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Founded1949; 75 years ago (1949)
Preceded by
Student wingStudents Protection Corps [ko]
Youth wingKorean National Youth Association
Ilminism Supplies Association
MembershipLiberal Party
Political positionFar-right[13]
Party flag
Hand-written poster promoting the "Ilminism" (1949)

Ilminism (Korean일민주의; Hanja一民主義; RRIlminjuui), frequently translated as the One-People Principle,[14] One-People Doctrine,[6] or Unidemism, was the political ideology of South Korea under its first President, Syngman Rhee. The Ilminist principle has been likened by contemporary scholars to the Nazi ideal of the Herrenvolk (master race) and was part of an effort to consolidate a united and obedient citizenry around Rhee's strong central leadership through appeals to ultranationalism[6] and ethnic supremacy. In general, "Ilminists" often refers to pro-Syngman Rhee (groups).[15][16]


The concept had deep roots in disputes between different members of the Korean independence movement during Japanese rule. The debate was between so-called culturalists (문화주의론자), who argued that Korean backwardness required a strong and patriotic elite to guide the people into cultural civilization and enlightenment, that is, the Koreans needed to become a proper nation, versus the populists (민중투쟁론자), who maintained that the Koreans were already a sovereign nation and people from whom all legitimacy ultimately derived. Ilminism had been identified as being influenced by the culturalist stream of Korean thinking.[7]

The concept was developed primarily by German-educated Minister of Education Ahn Ho-sang,[6] who studied philosophy at the University of Jena in Germany during the late 1920s.[17] It was connected with the National Defense Student Corps (NDSC), established on 22 April 1949. The nationalist doctrine was influenced by the statist youth groups Ahn had witnessed both as a student in Germany back in the 1920s as well as during the Asia-Pacific War.[6] The doctrine was received unfavorably by various quarters when it first surfaced, but the onset of the Korean War in 1950 substantially increased its rapport with authorities.[6]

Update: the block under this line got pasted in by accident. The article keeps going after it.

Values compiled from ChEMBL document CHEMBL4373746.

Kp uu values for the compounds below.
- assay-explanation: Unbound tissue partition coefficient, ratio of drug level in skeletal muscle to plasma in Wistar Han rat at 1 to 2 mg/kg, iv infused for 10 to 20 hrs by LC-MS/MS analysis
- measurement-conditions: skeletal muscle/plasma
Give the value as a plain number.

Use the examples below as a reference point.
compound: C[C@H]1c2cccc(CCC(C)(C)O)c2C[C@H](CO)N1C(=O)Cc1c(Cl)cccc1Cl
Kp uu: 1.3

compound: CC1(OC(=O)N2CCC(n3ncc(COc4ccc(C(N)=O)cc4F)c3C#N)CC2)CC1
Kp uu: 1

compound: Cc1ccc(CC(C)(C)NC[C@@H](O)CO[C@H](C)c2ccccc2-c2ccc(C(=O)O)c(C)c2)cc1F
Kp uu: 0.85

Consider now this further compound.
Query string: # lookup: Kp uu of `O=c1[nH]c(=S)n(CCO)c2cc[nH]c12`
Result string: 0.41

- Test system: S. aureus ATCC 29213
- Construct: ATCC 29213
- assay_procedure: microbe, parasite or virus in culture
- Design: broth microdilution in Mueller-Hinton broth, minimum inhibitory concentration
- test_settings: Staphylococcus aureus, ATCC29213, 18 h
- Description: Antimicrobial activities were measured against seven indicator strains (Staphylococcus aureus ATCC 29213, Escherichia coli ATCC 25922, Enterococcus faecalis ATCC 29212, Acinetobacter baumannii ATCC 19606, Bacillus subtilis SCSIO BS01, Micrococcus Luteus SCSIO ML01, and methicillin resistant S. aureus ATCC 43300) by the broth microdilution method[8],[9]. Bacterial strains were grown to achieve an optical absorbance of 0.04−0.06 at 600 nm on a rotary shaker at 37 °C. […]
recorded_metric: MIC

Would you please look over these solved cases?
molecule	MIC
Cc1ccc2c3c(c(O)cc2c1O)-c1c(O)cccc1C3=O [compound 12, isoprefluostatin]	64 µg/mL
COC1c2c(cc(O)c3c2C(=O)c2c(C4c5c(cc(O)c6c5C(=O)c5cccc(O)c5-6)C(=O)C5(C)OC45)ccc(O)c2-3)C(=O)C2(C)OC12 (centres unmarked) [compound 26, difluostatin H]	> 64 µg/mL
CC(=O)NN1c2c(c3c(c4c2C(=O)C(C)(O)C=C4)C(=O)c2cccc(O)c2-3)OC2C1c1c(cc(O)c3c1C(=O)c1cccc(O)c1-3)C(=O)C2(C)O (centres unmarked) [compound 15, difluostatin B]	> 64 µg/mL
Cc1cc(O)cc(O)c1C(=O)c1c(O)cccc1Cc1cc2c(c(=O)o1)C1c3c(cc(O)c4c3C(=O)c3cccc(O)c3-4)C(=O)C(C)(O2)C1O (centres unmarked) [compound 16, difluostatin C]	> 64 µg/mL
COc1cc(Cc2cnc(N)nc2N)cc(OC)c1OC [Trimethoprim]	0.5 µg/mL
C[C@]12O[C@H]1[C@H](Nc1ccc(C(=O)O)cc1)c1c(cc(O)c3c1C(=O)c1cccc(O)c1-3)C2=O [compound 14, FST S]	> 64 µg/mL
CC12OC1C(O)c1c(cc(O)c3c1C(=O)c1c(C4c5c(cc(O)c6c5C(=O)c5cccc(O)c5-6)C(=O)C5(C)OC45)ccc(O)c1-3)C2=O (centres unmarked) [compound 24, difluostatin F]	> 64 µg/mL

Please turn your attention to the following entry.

After 1952, Ilminism was no longer mentioned, and Syngman Rhee's purges of Ilminist affiliates led to the demise of Ilminism.


Ilminism starts from the assumption that the Korean people are a genetically, spiritually, and culturally homogeneous people from ancient times.

However, this national identity has been undermined by external forces and their collaborators, and capitalists and communists play such a role today. The Korean people must fight against this by restoring the unity they have maintained for many years.

The Ilminist Principle became the central ideology of Rhee's National Association and its successor, the Liberal Party, established in 1951.[18]

Ilminism was based around a four-point political program, including elimination of formal discrimination between the nobility and the masses, the economic equalization of rich and poor through land reform, social and political equality of the sexes, and an end to discrimination between North and South or the urban capital and the rural provinces.[18] An end to partisan politics was posited, in favor of a united people behind a de facto one-party state.[18]

Ilminism was effective in creating a strong anti-communist nationalism to stand in juxtaposition to the effective appeals to nationalism made through the Democratic Front for the Reunification of the Fatherland, headed by Kim Il Sung and the communist Workers' Party of Korea.[19]

Northward reunification[edit]

The Ilminists were belligerent anti-communists. Despite U.S. opposition, they insisted on "Northward reunification" (북진통일), in which South Korean troops marched North, overthrew the North Korean government on the Korean Peninsula, completely eliminated communist forces, and occupied all areas of the peninsula by force to build a non-communist unified-ROK.[13]